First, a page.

A two-dimensional particle simulation of the magnetopause current layer

Description: We have developed a 2/1/2/-D (x, y, v/sub x/, v/sub y/, v/sub z/) electromagnetic code to study the formation and the stability of the magnetopause current layer. This code computes the trajectories of ion and electron particles in their self-consistently generated electromagnetic field and an externally imposed 2-D vacuum dipolar magnetic field. The results presented here are obtained for the simulation of the solar wind-magnetosphere interaction in the subsolar region of the equatorial plane. We observe the self-consistent establishment of a current layer resulting from both diamagnetic drift and E /times/ B drift due to the charge separation. The simulation results show that during the establishment of the current layer, its thickness is of the order of the hybrid gyroradius /rho//sub H/ = ..sqrt../rho//sub i//rho//sub e/ predicted by the Ferraro-Rosenbluth model. However, diagnostics indicate that the current sheet is subject to an instability which broadens the width of the current layer. Ripples with amplitudes of the order of the ion gyroradius appear at the interface between the field and the particles. These pertubations are observed both on the electrostatic field and on the compressional component of the magnetic field. This instability has a frequency of the order of the local ion cyclotron frequency. However, the modulation propagates in the same direction as the electron diamagnetic drift which indicates that the instability is not a classical gradient-driven instability, such as the lower hybrid or ion drift cyclotron instabilities. The nonlinear phase of the instability is characterized by the filamentation of the current layer which causes anomalous diffusion inside the central current sheet. 79 refs., 7 figs.
Date: November 1, 1988
Creator: Berchem, J. & Okuda, H.
Partner: UNT Libraries Government Documents Department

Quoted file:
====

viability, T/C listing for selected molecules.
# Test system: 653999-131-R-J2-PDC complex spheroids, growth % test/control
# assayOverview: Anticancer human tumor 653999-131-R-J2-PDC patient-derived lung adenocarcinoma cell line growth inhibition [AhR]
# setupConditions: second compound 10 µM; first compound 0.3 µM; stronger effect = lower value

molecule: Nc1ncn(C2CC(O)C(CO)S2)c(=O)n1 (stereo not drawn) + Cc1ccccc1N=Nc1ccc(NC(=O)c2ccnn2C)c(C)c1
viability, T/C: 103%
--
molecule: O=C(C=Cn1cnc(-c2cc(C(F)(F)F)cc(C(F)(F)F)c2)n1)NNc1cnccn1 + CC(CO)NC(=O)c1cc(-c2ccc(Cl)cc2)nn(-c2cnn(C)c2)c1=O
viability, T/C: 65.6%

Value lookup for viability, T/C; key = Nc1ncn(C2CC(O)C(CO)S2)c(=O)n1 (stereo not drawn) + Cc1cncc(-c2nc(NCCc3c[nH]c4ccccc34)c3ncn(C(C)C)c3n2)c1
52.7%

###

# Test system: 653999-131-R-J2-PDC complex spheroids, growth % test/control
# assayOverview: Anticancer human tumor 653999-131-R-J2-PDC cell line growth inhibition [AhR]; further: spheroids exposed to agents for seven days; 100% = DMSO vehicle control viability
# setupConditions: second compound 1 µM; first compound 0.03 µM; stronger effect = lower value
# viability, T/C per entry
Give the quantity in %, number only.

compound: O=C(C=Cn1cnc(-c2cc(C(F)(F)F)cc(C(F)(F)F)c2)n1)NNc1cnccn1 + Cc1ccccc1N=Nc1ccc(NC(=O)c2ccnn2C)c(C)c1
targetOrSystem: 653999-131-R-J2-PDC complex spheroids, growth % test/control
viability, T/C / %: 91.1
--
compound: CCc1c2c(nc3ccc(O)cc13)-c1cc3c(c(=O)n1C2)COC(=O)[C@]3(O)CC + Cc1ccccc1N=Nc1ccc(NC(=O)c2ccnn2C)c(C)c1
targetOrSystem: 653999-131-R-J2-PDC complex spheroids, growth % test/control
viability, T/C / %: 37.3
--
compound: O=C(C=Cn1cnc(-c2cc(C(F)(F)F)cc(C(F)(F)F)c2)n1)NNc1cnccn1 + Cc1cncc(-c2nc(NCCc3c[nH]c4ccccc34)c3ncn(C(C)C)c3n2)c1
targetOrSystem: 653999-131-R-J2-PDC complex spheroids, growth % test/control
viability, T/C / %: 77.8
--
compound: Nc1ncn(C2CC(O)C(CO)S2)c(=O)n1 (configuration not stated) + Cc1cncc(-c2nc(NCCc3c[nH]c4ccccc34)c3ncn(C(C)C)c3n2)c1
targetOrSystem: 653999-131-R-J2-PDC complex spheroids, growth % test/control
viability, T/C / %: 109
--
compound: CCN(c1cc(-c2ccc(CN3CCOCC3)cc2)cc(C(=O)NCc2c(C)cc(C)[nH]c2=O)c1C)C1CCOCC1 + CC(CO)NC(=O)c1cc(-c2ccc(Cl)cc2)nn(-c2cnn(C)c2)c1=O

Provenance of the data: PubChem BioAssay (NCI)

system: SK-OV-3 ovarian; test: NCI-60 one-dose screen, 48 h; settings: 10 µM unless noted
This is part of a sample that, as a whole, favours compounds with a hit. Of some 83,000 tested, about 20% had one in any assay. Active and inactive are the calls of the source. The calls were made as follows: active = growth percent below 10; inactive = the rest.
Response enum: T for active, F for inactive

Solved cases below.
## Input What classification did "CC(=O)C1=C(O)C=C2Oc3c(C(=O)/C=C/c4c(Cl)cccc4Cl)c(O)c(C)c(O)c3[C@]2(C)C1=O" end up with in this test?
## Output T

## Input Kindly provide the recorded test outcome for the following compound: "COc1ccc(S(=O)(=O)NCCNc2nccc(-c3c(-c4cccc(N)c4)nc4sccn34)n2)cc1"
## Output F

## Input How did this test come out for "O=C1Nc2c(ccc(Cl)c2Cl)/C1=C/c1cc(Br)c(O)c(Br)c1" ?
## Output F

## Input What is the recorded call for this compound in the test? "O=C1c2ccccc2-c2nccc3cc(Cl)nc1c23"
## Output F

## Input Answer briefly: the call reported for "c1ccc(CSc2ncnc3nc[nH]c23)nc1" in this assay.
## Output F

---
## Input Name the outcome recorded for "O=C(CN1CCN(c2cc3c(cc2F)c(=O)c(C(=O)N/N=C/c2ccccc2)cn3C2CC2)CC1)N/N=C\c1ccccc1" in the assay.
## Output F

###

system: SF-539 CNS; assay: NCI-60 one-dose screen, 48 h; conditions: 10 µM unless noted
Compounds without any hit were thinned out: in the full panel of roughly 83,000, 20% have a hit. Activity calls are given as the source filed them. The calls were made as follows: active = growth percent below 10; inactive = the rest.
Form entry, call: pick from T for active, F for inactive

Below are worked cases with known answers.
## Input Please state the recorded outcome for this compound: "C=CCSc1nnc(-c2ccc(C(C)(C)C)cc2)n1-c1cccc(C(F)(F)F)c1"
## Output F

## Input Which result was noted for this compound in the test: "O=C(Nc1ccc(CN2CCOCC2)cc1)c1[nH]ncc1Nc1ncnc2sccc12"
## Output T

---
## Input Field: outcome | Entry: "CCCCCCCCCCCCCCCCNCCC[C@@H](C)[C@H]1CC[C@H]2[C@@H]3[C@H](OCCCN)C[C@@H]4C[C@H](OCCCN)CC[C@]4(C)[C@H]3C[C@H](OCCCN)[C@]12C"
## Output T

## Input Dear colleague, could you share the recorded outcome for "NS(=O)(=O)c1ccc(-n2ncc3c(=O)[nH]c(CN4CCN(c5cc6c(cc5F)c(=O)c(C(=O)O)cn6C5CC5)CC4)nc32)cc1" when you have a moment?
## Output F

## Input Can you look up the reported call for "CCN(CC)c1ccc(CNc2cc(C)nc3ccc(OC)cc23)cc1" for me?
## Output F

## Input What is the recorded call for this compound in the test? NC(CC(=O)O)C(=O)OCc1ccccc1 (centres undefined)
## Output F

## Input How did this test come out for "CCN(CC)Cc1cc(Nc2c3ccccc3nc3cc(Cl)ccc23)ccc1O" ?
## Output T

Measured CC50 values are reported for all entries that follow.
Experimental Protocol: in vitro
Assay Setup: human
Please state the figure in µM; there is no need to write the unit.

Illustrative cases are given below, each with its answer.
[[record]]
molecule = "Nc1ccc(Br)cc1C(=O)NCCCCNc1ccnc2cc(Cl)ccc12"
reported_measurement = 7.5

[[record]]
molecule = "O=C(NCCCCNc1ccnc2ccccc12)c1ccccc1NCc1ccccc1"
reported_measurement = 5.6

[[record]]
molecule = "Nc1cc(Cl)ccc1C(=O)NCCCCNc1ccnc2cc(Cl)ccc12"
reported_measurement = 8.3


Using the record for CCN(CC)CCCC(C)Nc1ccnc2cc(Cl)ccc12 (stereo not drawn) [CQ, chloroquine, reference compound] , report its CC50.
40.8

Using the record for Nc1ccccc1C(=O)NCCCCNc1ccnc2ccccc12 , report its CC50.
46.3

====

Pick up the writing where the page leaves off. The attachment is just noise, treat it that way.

Ion anisotropy driven waves in the earth's magnetosheath and plasma depletion layer

Description: Recent studies of low frequency waves ([omega][sub r] [le] [Omega][sub p], where [Omega][sub p] is the proton gyrofrequency) observed by AMPTE/CCE in the plasma depletion layer and magnetosheath proper arereviewed. These waves are shown to be well identified with ion cyclotron and mirror mode waves. By statistically analyzing the transitions between the magnetopause and time intervals with ion cyclotron and mirror mode waves, it is established that the regions in which ion cyclotron waves occur are between the magnetopause and the regions where the mirror mode is observed. This result is shown to follow from the fact that the wave spectral properties are ordered with respect to the proton parallel beta, [beta][sub [parallel]p]. The later result is predicted by linear Vlasov theory using a simple model for the magnetosheath and plasma depletion layer. Thus, the observed spectral type can be associated with relative distance from the magnetopause. The anisotropy-beta relation, A[sub p] [triple bond] (T[perpendicular]/T[sub [parallel]])[sub p] [minus] 1 = 0.50[beta][sub [parallel]p][sup [minus]0.48] results from the fact that the waves pitch angle scatter the particles so that the plasma is near marginal stability, and is a fundamental constraint on the plasma.
Date: January 1, 1993
Creator: Denton, R.E.; Hudson, M.K. (Dartmouth Coll., Hanover, NH (United States). Dept. of Physics and Astronomy); Anderson, B.J. (Johns Hopkins Univ., Laurel, MD (United States). Applied Physics Lab.); Fuselier, S.A. (Lockheed Palo Alto Research Labs., CA (United States)) & Gary, S.P. (Los Alamos National Lab., NM (United States))
Partner: UNT Libraries Government Documents Department